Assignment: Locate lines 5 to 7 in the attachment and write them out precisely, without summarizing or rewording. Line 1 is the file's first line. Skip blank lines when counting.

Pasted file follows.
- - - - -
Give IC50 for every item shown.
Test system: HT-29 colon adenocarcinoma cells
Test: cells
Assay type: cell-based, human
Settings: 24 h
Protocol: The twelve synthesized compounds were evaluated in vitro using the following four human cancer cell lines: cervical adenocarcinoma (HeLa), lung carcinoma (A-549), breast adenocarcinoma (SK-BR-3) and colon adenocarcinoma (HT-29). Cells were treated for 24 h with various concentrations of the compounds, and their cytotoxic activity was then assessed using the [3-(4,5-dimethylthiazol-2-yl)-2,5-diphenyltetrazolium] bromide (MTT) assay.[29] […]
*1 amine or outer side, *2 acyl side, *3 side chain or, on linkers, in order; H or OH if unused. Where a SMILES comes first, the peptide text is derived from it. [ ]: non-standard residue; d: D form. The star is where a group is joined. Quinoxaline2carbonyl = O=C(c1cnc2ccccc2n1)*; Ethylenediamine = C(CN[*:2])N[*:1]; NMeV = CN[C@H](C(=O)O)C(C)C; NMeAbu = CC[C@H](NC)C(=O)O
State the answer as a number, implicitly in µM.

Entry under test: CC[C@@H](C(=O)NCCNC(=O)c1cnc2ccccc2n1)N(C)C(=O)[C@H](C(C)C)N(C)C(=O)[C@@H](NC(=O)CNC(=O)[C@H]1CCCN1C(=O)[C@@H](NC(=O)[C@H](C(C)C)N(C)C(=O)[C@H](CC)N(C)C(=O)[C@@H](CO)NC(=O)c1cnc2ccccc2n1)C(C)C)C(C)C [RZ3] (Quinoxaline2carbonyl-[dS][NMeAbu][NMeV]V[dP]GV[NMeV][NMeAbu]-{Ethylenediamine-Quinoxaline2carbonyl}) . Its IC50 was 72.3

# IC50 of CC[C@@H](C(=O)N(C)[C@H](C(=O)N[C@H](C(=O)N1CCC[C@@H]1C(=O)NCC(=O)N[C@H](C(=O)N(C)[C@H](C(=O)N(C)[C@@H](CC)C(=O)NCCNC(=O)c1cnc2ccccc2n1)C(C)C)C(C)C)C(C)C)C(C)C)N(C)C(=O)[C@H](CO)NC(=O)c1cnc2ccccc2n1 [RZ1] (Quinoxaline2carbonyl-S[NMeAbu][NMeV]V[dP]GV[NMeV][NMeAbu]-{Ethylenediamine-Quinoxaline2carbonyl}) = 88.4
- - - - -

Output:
Settings: 24 h
Protocol: The twelve synthesized compounds were evaluated in vitro using the following four human cancer cell lines: cervical adenocarcinoma (HeLa), lung carcinoma (A-549), breast adenocarcinoma (SK-BR-3) and colon adenocarcinoma (HT-29). Cells were treated for 24 h with various concentrations of the compounds, and their cytotoxic activity was then assessed using the [3-(4,5-dimethylthiazol-2-yl)-2,5-diphenyltetrazolium] bromide (MTT) assay.[29] […]
*1 amine or outer side, *2 acyl side, *3 side chain or, on linkers, in order; H or OH if unused. Where a SMILES comes first, the peptide text is derived from it. [ ]: non-standard residue; d: D form. The star is where a group is joined. Quinoxaline2carbonyl = O=C(c1cnc2ccccc2n1)*; Ethylenediamine = C(CN[*:2])N[*:1]; NMeV = CN[C@H](C(=O)O)C(C)C; NMeAbu = CC[C@H](NC)C(=O)O